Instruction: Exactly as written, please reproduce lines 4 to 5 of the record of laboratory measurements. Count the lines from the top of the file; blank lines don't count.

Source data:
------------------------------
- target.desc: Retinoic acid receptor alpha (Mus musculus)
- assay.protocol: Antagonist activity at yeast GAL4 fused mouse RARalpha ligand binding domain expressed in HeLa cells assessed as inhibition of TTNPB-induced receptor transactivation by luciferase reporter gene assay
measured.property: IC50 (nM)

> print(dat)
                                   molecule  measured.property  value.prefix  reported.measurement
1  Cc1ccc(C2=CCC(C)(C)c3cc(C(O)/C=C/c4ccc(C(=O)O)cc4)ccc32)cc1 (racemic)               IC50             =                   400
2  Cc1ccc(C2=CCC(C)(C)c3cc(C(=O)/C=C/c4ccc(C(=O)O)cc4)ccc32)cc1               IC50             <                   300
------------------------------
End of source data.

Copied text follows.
> print(dat)
                                   molecule  measured.property  value.prefix  reported.measurement